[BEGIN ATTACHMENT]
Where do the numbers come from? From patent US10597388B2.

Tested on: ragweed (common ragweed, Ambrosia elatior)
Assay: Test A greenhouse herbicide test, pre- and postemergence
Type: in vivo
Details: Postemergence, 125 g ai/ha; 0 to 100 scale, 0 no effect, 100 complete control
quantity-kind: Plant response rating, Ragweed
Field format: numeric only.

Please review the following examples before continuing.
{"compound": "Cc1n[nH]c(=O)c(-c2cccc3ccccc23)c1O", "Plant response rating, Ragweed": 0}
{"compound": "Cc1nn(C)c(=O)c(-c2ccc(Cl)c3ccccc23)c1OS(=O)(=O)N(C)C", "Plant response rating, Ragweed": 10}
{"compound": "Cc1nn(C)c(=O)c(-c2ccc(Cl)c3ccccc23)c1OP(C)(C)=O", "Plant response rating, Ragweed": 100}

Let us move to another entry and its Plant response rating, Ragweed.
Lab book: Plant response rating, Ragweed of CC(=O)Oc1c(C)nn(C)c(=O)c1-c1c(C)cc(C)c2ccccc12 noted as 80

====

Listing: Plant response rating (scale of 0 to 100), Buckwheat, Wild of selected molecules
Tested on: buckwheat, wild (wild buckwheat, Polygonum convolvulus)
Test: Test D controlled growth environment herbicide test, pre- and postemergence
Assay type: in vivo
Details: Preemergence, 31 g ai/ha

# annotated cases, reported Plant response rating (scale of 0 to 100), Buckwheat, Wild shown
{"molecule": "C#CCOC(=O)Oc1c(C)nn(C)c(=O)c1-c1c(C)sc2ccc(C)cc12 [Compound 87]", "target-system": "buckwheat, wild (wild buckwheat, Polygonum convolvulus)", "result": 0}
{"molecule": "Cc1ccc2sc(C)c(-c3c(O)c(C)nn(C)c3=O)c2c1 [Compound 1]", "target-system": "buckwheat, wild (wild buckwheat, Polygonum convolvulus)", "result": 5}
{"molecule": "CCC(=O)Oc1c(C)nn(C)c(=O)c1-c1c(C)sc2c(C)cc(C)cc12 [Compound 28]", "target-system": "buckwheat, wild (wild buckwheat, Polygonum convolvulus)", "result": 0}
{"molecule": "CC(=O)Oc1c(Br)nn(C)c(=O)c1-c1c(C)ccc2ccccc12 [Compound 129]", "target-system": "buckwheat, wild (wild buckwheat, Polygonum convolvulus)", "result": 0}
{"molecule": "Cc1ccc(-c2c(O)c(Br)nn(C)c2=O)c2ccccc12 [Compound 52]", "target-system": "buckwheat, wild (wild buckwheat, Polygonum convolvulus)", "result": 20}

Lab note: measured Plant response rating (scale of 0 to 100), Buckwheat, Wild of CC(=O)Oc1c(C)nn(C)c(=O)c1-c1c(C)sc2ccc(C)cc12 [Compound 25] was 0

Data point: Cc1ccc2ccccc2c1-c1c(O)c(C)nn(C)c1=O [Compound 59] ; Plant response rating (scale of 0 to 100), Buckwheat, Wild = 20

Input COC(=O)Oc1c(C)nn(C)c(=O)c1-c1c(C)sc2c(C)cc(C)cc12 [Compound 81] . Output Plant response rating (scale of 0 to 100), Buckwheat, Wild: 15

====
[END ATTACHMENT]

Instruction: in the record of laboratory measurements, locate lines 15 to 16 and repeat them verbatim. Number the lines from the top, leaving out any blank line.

Listing: Plant response rating (scale of 0 to 100), Buckwheat, Wild of selected molecules
Tested on: buckwheat, wild (wild buckwheat, Polygonum convolvulus)